Risk Management Example 1

If revenue risk is a priority for your organization after evaluating where the risks lie, if there are other financial (or non-financial) risks that your organization considers a priority, the next step is to rank all the risks in consideration based on the probability that the threat will emerge and the impact (how severe—usually a dollar amount) to the organization’s bottom line. The next step is to come up with a response: accept/retain, mitigate, avoid, or transfer the risk. Once a decision is made, the risk impact should be monitored. For example, you may choose mitigation by diversifying the mix of revenue either by pursuing unrelated business income, joint ventures or additional funding relationships and monitor revenue composition. Or you may accept certain revenue uncertainties but monitor a particular metric like revenue variance from budget and determine a specific trigger to take action. Other revenue risk metrics could be monitoring concentrations in particular funders or donors. (Additional metrics for monitoring revenue risk are tracking status of pledges as mentioned under budget risks).

Scenario (or contingency) Planning embodies the discipline of risk management. An organizational budget is approved based on the possibility that revenue will not come in as anticipated. Part of this plan is to determine ahead of time where and how much costs will be adjusted if revenues are lower than expected, as expected, or higher than expected. Assessing expense flexibility is essential in contingency or scenario planning. The easiest costs to adjust are variable or flexible costs (materials, supplies, travel, part timers, professional fees) as these costs change when revenue changes. However, as a good portion of expenses for most nonprofits are related to salaries, scenario plans have to also consider “cutting heads” or downsizing programs if revenue targets are not met. Fixed costs generally don’t change even if a nonprofit’s revenue increases or decreases. These costs (including full time salaries, occupancy, utilities, equipment, borrowing costs, depreciation) are easy to estimate for the budget however not easy to reduce.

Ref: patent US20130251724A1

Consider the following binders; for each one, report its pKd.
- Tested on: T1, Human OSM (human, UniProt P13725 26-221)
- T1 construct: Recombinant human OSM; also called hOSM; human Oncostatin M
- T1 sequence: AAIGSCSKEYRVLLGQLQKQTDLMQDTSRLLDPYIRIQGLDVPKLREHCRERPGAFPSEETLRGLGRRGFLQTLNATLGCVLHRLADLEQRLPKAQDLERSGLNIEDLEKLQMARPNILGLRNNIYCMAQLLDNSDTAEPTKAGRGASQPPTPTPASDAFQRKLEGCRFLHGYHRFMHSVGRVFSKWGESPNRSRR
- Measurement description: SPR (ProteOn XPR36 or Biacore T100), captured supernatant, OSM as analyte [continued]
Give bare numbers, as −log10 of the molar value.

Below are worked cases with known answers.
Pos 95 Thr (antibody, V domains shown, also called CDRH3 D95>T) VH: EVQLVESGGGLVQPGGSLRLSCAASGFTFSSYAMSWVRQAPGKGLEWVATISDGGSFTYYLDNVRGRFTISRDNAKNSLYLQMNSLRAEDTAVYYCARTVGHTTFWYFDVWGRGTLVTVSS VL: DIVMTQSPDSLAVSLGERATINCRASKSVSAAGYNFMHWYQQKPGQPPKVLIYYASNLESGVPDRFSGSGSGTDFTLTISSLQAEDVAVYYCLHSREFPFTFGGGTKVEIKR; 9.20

The main risks in estimating expenses for the budget is ensuring that full costs are captured and the budget is transparent in that expenses are represented by program and functionally. If the full costs of running a program (direct, fundraising and management and general) are not incorporated in the budget, then a nonprofit runs the risk of program deficits or faces tough decisions to curtail program services or other costs or quickly raise funds.  It is important to be up front with funders about what it truly costs to run your programs. (See “If We Want Our Funding to Change the World”,

Balance Sheet & Liquidity Risks

A balance sheet is a snapshot of your nonprofit’s overall financial health and capitalization. An organization’s capitalization is comprised of the composition and amount of assets, liabilities and net assets.  The difference between what others owe you or what you own (assets) and what you owe others (liabilities) are net assets. The most important connection between operating results (Statement of Activities or Profit/Loss) and the balance sheet (Statement of Financial Position) is that an operating surplus increases net assets whereas a deficit, decreases it. Since the balance sheet is a cumulative account of an organization from the time it began (unlike the Statement of Activities which is periodic), ongoing operating deficits can significantly impair an organization’s financial health if left unaddressed. Organizations who do not consider and plan for how changes in operating results affect the balance and net assets, are exposed to risk.

Debt (borrowed money) in and of itself is not necessarily a risk to organizational financial health but borrowing funds without a concrete and realistic plan to repay, is a risky venture. Organizations need to consider their current financial health and cash flow projections to determine if taking on debt is prudent. Generally speaking the higher the ratio of debt to total unrestricted net assets, the more balance sheet risk.